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It was 1976, and the Philadelphia Flyers were playing a Moscow-based team known as “the Soviet Red Army” in a game rife with bad blood. The pregame trash talk led to an extremely physical battle for the puck, and yes, at one point, the Russians left the ice in protest. They ultimately came back, only to lose by three goals in one of their only defeats that year.

My dad, goalie Wayne Stephenson, allowed just one puck to pass him into the net.

Decades later, that Philly-Russia matchup remains one of the most memorable highlights of my dad’s 10-year career in the National Hockey League. It was a career that, in many ways, he never expected to have: The NHL never seemed to have an interest in my father, until one day the St. Louis Blues called our house, reminding us Stephensons to always expect the unexpected.

That was the first of many lessons my dad’s NHL career taught me — lessons that still shape my approach to business and consulting. With the Stanley Cup Final upon us, and businesses of every kind facing complex challenges, I thought I’d share some of those lessons with you.

You must leverage what makes you you

When my dad was minding the net, the Philadelphia Flyers were known for their physicality. Sure, they had plenty of future legends on their squad, but opposing teams didn’t just bemoan Philly’s talent; they bemoaned the bruises. 

Granted, your company probably isn’t known for highlight-reel body checks that scare even the most hardened Soviet pros. But I bet you have an edge — something that makes your team or your brand distinctive. My advice is simple: Use it.

All too often, organizations try to mirror the competition and lock themselves in a vicious cycle of “keeping up with the Joneses.” But the Flyers didn’t mimic the Soviets’ style in ’76, and neither did the U.S. Olympic team when they faced off against Russia in the “Miracle on Ice.” They identified their own style and embraced it, and because of that, they won. If you do the same, you’ll win, too.

Key lesson from the late veteran goalie and elder Stephenson: Discard any doubt that an event might not occur and plan for it regardless.getty images

Top performers need clear heads and space to focus

I learned the importance of hyper-focus time from my father, who was always passionate about preparation. Even when he was the backup to future Hall of Famer Bernie Parent, my dad still put in the time needed to prep for the opponent whether he was scheduled to start or not. Imagine if he had been bogged down by menial tasks, as employees often are. If that was the case, my dad wouldn’t have been able to step in and shut out the New York Islanders when an unexpected injury sidelined Bernie.

That’s what happens when you give people the space they need to focus and do the work: They perform.

Sometimes second chances happen. Relish them, but don’t expect them. 

Long before the game between the Flyers and the Red Army, my dad lost to the Russians as a member of the Canadian Olympic team. Since a pro career seemed out of reach at that point, he thought that was it; he’d never have a chance to prove he could beat the world’s best team. He did, of course, and he always said beating the Soviets was a highlight of his career. But even if he never got another shot to avenge that loss, I know my dad would have been happy.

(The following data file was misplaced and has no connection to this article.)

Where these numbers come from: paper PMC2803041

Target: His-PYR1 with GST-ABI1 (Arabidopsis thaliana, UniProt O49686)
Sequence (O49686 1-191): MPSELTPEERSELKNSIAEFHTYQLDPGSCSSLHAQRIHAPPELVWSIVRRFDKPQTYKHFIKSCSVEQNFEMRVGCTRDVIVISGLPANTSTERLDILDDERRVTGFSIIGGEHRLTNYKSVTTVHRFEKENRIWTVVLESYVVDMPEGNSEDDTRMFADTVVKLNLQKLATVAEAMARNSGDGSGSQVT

Before and after his time on the ice, my dad had a successful career in business. That’s just the kind of guy he was: resourceful and agile. Those traits served him well when the NHL came calling. He never expected to be in the net for the Flyers during their playoff run in ’75, but he capitalized on the opportunity presented to him — and that May, he drank from the Stanley Cup.

One of the key ingredients of my father’s success was his ability to discard any doubt that an event might not occur and plan for it regardless. That mindset was how he was fully prepared to compete in two career situations he never imagined being part of in the first place.

You never know if you’ll get more than one chance to land a dream client or make a big splash in a niche industry. But if you do, make sure you’re prepared — and leave nothing on the table.

Always care for the people in the trenches with you

The importance of compassion and empathy can’t be overstated. Even when you’re pressed for time or coping with the red tape and mundane tasks mentioned above, I urge you to channel my dad’s teammates. 

My father’s fellow athletes stood up for one another even when they were managing disagreements on and off the ice. The perfect example is Bernie Parent. Bernie and my dad played the same position, but instead of competing with one another, they saw themselves as a two-person team within a larger organization.

When my father passed away in June 2010, Bernie was one of the first to call. Years later, he pulled me aside at an event to share some kind words about my dad. That’s the kind of colleague we need now more than ever — the kind of person who cares deeply for you and the people in your life.

The X’s and O’s matter, but so does passion, hard work and heart. The team that drinks from the Cup this year will have all those in spades — and so will the most successful businesses.

Chris Stephenson is an entrepreneur and consultant with more than 20 years of experience. He is the managing principal of product innovation at Grant Thornton LLP.

Questions about OPED guidelines or letters to the editor? Email editor Jake Kyler at [email protected]

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